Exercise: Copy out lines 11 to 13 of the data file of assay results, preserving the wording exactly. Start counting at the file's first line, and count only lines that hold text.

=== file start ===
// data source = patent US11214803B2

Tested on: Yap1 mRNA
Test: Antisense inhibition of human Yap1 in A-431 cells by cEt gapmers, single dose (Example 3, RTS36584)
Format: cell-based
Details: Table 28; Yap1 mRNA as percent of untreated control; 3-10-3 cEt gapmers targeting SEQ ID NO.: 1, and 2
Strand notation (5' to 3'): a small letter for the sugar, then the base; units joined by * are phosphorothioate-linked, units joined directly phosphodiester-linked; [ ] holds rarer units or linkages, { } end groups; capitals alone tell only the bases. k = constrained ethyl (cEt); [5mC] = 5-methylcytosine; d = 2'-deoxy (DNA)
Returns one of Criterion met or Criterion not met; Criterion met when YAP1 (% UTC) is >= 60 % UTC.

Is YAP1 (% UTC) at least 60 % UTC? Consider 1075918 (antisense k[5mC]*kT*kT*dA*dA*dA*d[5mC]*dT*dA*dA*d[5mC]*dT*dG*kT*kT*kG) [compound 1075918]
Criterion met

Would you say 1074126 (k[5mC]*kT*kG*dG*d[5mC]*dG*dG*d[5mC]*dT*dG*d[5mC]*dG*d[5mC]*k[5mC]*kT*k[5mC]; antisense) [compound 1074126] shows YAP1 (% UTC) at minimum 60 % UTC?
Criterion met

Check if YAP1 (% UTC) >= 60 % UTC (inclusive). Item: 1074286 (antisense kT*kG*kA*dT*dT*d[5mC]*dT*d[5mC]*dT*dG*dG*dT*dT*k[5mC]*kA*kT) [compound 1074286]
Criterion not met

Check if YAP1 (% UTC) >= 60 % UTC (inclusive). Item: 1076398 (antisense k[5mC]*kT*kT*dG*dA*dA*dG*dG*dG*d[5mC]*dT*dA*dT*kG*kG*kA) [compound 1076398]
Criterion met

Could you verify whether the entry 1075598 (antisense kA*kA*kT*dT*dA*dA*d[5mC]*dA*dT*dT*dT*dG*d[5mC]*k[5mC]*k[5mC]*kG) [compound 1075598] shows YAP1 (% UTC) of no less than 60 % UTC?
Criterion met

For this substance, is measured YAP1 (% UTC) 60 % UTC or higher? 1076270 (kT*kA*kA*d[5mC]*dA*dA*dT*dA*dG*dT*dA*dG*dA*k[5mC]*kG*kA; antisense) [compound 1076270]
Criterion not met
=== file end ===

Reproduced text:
Criterion met

Check if YAP1 (% UTC) >= 60 % UTC (inclusive). Item: 1074286 (antisense kT*kG*kA*dT*dT*d[5mC]*dT*d[5mC]*dT*dG*dG*dT*dT*k[5mC]*kA*kT) [compound 1074286]
Criterion not met